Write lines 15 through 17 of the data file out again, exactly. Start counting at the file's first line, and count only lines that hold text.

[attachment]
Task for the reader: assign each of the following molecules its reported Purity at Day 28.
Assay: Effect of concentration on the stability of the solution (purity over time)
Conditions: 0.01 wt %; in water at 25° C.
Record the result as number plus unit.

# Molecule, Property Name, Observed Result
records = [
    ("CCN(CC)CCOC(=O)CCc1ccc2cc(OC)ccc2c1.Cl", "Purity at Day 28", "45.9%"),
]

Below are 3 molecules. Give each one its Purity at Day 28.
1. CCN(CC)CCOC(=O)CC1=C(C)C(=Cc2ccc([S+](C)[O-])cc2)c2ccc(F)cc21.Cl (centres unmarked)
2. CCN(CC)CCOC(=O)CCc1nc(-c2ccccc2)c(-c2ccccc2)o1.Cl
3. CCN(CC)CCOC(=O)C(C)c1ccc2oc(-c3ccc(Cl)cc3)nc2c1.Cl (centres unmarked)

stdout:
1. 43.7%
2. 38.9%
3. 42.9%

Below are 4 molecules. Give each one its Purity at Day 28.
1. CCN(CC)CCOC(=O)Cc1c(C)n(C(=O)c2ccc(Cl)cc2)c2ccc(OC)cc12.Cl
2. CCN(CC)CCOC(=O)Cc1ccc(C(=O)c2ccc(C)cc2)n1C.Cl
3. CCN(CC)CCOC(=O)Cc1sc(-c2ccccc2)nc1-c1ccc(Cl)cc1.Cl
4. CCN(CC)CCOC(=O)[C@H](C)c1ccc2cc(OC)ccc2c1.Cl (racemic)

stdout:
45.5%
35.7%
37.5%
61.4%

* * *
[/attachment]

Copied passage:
2. 38.9%
3. 42.9%

Below are 4 molecules. Give each one its Purity at Day 28.